One alteration of the way in which games are officiated is not precluded by these constraints. Rather than granting powers of retroactive punishment to a body that acts when all balls are kicked and whistles blown, we could invest the referees themselves with it. They could issue personal punishments on somewhat larger timescale than is possible now: Mark Clattenburg may not have noticed Pepe's antics as they happened, but could have become aware of them at half time, or before extra time, and rewarded them with their just punishment. More time-sovereign decision making where possible would be a timely and undogmatic improvement of referees' capacities.
What happens during a game is a matter of fact. But we can and should make use of the freedom the world affords us beyond that.
With Alex Feuerherdt.
Treating the referees decision as matters of fact is a fundamental tenant of football's regulative framework, and not just for traditions' sake, but also, because only under these circumstances referees can fulfil their role in the game. According to the rules of the game that role consists in 'enforcing the rules of the game'. In order to do so, they make decisions that are immediately effective and final as soon as play goes on. From then on, they merely are (social) facts, just as much as the dimensions of the pitch or the completed movements of the players. And just like them, there is no way of changing them retroactively.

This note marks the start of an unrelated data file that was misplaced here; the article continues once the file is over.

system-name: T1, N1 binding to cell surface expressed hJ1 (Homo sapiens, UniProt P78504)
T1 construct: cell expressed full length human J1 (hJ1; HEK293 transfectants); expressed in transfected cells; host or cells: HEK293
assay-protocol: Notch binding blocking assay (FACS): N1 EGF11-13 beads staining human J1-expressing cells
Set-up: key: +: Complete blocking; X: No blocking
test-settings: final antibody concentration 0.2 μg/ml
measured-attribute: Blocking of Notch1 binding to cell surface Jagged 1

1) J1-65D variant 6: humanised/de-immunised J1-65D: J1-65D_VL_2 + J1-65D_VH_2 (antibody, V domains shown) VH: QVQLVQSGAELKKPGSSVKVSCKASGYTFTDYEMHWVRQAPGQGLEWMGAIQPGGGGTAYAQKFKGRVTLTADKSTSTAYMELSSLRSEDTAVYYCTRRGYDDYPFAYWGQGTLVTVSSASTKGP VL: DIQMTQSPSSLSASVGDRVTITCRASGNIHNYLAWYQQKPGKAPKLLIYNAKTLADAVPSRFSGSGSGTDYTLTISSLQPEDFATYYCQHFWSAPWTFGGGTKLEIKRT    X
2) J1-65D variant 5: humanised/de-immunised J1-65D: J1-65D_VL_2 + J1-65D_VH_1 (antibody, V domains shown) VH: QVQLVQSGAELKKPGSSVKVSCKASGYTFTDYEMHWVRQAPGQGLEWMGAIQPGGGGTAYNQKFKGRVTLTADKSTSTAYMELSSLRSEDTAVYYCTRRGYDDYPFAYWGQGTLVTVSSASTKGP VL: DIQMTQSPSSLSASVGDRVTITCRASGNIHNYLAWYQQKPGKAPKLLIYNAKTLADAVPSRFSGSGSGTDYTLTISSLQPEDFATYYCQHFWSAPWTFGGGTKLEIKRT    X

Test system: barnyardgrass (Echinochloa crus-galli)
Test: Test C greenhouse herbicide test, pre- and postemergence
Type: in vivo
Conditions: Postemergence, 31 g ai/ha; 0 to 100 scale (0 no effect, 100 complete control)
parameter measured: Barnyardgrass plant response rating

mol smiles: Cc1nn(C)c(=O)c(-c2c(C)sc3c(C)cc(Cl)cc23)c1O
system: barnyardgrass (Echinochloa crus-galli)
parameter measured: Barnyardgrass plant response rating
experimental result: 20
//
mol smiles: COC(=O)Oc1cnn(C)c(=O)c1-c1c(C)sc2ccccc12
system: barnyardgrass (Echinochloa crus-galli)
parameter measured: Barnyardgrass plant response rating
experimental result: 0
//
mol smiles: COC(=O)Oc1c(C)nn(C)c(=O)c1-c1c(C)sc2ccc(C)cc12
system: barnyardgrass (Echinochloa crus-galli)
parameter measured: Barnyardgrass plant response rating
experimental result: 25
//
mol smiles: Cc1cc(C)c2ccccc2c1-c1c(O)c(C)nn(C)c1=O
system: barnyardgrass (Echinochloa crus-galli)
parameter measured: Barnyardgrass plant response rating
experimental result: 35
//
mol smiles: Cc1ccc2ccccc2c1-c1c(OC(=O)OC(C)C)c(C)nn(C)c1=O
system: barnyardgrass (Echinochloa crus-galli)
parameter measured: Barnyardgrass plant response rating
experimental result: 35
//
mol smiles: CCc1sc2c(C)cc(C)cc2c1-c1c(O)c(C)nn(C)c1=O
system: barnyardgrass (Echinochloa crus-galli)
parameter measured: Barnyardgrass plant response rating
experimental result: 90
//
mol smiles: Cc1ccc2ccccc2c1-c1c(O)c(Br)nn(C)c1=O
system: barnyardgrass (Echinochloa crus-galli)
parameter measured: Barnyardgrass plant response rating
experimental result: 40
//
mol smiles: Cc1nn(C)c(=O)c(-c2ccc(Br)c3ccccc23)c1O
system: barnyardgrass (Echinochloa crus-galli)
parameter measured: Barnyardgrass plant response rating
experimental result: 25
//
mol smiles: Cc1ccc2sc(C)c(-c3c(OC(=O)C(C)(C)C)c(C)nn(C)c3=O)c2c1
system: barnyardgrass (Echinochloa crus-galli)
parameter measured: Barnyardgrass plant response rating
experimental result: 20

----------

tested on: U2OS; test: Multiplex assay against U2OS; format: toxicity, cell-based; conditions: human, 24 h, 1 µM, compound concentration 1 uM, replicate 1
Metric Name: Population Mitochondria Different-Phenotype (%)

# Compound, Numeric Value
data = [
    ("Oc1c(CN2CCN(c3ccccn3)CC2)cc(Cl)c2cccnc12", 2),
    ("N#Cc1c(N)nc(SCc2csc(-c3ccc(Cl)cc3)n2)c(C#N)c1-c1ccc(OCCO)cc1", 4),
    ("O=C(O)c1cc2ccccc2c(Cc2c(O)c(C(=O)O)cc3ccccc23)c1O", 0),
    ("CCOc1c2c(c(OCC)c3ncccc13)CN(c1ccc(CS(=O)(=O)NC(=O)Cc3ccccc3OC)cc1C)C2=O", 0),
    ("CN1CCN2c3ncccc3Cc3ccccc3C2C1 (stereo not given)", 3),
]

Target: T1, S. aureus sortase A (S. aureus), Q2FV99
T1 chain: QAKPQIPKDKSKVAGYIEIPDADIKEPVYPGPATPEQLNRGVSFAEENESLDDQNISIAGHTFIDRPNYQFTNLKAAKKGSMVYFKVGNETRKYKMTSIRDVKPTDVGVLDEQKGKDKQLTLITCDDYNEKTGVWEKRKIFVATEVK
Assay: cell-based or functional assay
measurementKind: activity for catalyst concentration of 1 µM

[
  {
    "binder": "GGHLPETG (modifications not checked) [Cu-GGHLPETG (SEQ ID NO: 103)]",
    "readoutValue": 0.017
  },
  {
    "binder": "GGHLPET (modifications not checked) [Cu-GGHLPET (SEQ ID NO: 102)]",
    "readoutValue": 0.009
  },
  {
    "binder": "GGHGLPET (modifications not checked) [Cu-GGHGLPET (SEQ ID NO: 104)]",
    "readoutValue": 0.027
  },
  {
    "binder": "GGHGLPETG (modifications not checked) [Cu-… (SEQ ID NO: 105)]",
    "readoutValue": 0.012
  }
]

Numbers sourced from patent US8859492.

From this portrayal of the referee and his remit, the limitations of the legitimacy of his decision also becomes apparent, which referee and Podcaster Alex Feuerherdt describes as follows "There is a distinction between the fact of a wrong decision about the facts of play and a decision violating the rules of the game. [...] The latter occurs when a ref misapplies a rule in a situation, [the former] when his perception of what went on is wrong. For the most part, the difference between the two is rather clear and obvious."
Not to commit such violations of the rules is the most principled task of a referee, and not letting the stand that of the judicial branch of the game's governing bodies. But those bodies do not see themselves - in the words of Hans E. Lorenz, head of the 'Sportgericht' at the DFB - as "a repair shop for erroneous refereeing decisions."